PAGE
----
Walking stick of Tutankhamun
When king Tutankhamun grasped this walking stick, the enemies were turned upside down so that they could not harm the king. At the other end of the stick, a papyrus bears the king’s cartouche.
Most of the ancient Egyptian kings and nobles were depicted holding a cane or a staff as it was a sign of nobility as well as helping him to kneel upon it during old age.
130 walking sticks were found in the tomb of Tutankhamun. They were originally thought to merely represent power but now are thought to be ancient forms of crutches or canes. It is believed that king Tutankhamun may have used them because he had difficulty walking and standing.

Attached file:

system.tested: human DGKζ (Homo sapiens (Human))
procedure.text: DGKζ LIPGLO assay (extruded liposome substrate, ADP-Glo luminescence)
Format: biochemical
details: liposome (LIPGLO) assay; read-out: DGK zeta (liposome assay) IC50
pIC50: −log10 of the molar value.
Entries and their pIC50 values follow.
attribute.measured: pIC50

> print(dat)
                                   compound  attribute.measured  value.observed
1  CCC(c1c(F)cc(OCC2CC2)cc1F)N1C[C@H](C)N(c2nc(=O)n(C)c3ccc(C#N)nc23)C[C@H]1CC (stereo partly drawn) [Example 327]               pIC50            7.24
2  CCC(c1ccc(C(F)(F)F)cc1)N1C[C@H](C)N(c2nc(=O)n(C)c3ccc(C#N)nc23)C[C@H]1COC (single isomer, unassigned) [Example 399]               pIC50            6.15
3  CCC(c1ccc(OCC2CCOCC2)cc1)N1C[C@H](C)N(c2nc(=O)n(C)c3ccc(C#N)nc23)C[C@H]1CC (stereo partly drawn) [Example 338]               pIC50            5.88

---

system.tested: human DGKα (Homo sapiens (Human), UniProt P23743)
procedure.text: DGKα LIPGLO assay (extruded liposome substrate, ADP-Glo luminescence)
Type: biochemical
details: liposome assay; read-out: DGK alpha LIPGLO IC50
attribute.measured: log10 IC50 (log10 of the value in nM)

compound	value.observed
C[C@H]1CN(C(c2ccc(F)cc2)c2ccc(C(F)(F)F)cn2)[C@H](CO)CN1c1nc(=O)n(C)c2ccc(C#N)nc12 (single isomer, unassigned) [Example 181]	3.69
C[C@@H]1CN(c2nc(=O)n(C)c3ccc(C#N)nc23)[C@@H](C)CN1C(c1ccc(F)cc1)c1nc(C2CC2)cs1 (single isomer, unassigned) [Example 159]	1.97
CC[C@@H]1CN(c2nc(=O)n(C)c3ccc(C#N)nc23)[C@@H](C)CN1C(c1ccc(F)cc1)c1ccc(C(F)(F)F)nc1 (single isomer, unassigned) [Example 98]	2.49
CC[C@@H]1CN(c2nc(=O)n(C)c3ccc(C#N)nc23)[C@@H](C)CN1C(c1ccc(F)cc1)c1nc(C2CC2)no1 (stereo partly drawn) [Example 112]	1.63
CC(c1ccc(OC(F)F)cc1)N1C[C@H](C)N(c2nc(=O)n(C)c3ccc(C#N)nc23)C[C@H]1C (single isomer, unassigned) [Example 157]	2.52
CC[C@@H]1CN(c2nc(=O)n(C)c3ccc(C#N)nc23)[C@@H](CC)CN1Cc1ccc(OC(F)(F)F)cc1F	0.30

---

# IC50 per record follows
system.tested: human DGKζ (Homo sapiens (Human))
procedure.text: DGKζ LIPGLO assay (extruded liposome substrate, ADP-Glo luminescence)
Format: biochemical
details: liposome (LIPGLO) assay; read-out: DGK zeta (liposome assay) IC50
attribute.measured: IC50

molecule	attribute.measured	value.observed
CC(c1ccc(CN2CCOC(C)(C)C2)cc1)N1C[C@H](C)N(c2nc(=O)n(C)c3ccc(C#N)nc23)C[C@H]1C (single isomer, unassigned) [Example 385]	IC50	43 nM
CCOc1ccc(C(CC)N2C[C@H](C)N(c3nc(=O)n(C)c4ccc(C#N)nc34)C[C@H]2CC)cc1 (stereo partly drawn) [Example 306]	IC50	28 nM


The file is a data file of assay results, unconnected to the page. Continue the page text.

Related: Sandals of Tutankhamun
This cane is one of a group that depicts the enemies of King Tutankhamun. The king used these canes in ceremonies during his lifetime. Two of the king’s enemies are represented on this cane.
The first one is a hairy Asiatic who is wearing clothing that is decorated with ribbons and with circular and floral designs. His hands, face, and feet are made of ivory to imitate his white skin.
The second enemy is an African whose face and limbs are made of ebony that simulates his dark skin. He wears a pleated garment with multicolored streamers.
Although King Tutankhamun died at age 19 they found in his tomb (KV62) around 130 complete and fragmentary examples of sticks and canes from the Antechamber, the annex and the burial chamber.
This led Carter to believe that Tutankhamun was an amateur collector of walking sticks or canes. This cane is one of a group that depicts the enemies of king Tutankhamun.
The king used these canes in ceremonies during his lifetime. Two of the king’s enemies are represented on this cane.
New Kingdom, late 18th Dynasty, reign of Tutankhamun, ca. 1332-1323 BC. From the Tomb of Tutankhamun (KV62), Valley of the Kings, West Thebes. Now in the Egyptian Museum, Cairo. JE 61732